The hearings further explained the monopolistic price fixing that had emerged post Farben. Out of these hearings came an array of legislation attempting to regulate an industry that had basically run roughshod over the nation using dubious science, dishonest and fraudulent marketing, dangerous and fraudulent testing, and grossly inflated pricing to obtain its massive profits. On October 10, 1962, the Kefauver-Harris Drug Amendments passed both Houses of Congress unanimously. Notable, however, those provisions aimed at reducing drug prices had been removed.
Morton Mintz, author of The Therapeutic Nightmare (Boston, 1965), critically reported on this period further exposing the criminal aspects of the industry and the failures of legislation in regulating and penalizing the offenders. Due in large part to court restrictions mandating the highest possible levels of proof regarding charges of fraud, price fixing, and elicit influence, it was exceptionally difficult for FDA to criminally prosecute offenders and the limits of penalties for offenders made it almost senseless to prosecute.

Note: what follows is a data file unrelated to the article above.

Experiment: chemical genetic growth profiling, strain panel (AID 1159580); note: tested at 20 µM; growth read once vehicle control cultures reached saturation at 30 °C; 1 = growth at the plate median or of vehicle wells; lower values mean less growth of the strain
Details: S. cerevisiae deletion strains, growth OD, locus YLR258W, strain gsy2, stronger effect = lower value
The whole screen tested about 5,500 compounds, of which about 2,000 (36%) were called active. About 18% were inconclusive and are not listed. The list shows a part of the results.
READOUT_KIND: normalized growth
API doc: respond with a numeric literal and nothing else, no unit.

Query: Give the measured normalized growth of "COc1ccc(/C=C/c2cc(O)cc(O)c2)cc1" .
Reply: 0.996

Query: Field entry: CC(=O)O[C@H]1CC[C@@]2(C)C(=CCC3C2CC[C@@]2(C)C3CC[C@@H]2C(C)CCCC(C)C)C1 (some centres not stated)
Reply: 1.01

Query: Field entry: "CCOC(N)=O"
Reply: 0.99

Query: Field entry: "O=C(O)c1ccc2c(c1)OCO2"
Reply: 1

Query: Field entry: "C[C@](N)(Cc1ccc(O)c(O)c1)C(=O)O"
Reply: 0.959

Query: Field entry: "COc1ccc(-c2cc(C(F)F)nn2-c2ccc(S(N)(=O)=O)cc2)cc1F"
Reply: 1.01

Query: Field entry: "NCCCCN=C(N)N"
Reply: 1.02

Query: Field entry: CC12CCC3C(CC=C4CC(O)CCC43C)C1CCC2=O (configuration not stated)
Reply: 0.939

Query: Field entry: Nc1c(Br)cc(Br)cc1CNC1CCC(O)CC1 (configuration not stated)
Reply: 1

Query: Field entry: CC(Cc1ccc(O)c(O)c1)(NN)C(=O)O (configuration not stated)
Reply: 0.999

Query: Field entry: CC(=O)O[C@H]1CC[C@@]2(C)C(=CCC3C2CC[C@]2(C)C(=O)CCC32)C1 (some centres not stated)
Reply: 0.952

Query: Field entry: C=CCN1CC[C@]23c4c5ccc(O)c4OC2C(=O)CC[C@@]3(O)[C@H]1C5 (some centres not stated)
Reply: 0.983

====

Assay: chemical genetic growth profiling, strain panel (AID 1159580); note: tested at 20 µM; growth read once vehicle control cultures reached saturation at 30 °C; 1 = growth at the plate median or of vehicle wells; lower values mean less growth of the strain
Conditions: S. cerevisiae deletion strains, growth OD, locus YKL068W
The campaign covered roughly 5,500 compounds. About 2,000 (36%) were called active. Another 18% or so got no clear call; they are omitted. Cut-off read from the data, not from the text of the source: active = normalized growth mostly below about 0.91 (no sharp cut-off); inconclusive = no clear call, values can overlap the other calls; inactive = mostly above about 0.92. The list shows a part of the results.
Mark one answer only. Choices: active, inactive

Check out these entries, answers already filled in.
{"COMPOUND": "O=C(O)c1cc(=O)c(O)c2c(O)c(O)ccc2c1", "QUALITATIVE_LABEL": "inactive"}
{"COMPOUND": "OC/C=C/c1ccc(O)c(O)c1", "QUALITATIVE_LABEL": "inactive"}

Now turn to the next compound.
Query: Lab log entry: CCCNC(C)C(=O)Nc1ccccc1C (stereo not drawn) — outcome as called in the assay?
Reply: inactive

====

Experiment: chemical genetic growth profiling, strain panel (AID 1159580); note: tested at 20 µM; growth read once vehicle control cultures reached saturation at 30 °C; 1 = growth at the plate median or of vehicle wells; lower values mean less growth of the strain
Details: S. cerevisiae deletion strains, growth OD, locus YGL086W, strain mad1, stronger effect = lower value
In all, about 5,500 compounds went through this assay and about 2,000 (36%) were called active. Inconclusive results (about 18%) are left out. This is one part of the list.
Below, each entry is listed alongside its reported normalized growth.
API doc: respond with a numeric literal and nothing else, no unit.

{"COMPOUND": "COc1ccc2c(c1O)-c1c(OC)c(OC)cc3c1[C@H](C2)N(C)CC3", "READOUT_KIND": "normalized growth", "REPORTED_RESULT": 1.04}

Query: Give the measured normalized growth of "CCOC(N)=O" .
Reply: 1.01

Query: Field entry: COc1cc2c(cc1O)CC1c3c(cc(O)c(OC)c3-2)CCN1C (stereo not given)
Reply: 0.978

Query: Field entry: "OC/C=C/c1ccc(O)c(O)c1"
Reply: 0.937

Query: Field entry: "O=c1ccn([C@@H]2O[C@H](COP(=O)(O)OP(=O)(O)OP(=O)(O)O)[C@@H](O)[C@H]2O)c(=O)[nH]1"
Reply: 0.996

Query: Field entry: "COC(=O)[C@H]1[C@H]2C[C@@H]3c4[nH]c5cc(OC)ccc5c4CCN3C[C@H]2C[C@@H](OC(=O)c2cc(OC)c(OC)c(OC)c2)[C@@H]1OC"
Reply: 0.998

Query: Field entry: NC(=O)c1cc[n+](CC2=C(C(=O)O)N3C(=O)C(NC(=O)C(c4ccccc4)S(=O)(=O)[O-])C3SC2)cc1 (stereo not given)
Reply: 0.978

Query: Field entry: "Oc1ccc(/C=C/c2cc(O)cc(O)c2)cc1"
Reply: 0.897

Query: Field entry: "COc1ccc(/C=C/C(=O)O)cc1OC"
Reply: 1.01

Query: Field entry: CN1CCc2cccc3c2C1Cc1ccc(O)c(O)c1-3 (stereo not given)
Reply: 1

Today, despite continuing legislation regulating this industry, prosecution remains difficult and penalties remain laughable. Pharmaceutical lobbies represent the largest dollars spent on influencing Congress, doctors, schools, researchers, and the public. In the quest for ever higher profit, such lobbying apparently is not enough as the industry continues to rely upon illegal methods for saturating the market for each new drug.
One has only to look in the daily news to witness the weakness in laws governing penalties for corruption in the industry. Called “white collar” crime, violations are rampant while prosecutions are scant. Recalls remain the major enforcement method for the FDA and the Dept. Of Justice is more apt to seek an “agreement” with offenders as opposed to full scale prosecution.